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Powder Blue.

 The poet Richard Hugo once told me
he wanted a Mercedes--
powder blue. I scoffed,
then thought of his arthritic knees,
blackened lungs, dysfunctional liver--
30 years of cigarettes and booze.
He'd fought the last World War,
worked 15 years at Boeing;
he deserved a nice ride.
That was 40 years ago. Today
I bought a BMW,
titanium paint, xenon headlights,
moonroof, 17 inch
alloy wheels.
What did I do
to deserve this? Was I born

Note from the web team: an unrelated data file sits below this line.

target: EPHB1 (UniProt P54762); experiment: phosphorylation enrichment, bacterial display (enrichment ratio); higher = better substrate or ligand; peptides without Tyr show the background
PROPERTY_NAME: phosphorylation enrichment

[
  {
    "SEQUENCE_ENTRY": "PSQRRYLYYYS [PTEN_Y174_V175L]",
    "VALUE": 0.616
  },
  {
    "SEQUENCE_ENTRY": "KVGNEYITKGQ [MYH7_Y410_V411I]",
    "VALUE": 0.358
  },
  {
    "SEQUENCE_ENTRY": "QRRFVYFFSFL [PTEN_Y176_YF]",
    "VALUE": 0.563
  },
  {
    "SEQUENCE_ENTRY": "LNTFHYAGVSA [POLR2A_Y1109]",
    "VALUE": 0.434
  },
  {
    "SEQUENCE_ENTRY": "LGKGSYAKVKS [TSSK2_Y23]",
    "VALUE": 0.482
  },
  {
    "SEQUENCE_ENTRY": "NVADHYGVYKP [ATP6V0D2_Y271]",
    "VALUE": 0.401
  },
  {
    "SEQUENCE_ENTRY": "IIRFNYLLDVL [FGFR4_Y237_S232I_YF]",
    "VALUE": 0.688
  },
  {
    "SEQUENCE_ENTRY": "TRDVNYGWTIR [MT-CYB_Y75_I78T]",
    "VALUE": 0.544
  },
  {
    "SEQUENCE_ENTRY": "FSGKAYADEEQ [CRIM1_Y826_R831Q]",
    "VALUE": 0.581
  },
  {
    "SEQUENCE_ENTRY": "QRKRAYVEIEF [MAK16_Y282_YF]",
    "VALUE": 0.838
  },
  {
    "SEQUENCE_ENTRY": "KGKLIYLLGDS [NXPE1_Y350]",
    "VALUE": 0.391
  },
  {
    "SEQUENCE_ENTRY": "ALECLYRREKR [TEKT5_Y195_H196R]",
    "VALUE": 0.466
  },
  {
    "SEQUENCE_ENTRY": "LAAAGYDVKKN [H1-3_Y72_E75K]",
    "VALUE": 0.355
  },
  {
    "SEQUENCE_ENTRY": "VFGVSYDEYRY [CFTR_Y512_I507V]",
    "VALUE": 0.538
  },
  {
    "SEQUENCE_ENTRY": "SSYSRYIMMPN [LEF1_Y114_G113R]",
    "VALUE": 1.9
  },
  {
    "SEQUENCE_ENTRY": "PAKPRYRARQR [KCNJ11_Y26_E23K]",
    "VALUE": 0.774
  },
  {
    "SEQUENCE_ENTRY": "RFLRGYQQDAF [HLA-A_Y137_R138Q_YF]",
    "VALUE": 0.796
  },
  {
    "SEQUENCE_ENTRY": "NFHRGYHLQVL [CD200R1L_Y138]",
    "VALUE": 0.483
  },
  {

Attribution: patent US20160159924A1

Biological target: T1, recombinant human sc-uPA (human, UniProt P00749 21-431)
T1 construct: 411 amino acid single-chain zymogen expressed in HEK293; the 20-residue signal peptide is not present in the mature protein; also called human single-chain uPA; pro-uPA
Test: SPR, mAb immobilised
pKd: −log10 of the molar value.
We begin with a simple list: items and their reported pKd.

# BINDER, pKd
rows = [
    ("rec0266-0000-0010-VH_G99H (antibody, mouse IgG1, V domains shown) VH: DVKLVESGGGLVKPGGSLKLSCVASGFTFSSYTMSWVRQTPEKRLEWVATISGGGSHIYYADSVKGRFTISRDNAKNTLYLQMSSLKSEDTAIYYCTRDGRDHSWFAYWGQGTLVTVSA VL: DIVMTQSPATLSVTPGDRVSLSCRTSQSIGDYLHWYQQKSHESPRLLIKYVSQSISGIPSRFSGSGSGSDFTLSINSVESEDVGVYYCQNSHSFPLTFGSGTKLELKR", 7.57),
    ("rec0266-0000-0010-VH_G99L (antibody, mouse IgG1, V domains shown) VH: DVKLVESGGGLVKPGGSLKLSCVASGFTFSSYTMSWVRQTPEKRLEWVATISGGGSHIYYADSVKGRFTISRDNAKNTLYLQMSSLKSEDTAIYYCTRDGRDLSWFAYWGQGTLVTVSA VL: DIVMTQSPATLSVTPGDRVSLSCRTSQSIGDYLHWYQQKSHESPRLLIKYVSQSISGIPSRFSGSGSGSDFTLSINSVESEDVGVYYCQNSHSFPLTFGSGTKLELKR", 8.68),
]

at the right time, here
in North America--
far from Al Qaeda's caves,
mine-fields, hand-held missiles?
Don't I deserve to be scammed
by the venal salesman whose boss
pads the sticker with add-ons?
Wouldn't you like to vandalize my car,
gleaming in the driveway?
Say you were Arabic, pious
in your prayers to Allah,
your country run by
two-faced lackeys.
Wouldn't you love
to fly to America,
all expenses paid,
to place a plastic explosive
beneath the wheel of my car
and watch it blow
on the nightly news
me in it?

Ed Meek is author of Luck, short stories, and Spy Pond, poems. Book critic for The Arts Fuse and Digboston.

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Article Details
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Author:Meek, Ed
Publication:War, Literature & The Arts
Article Type:Poem
Date:Jan 1, 2018
Words:238
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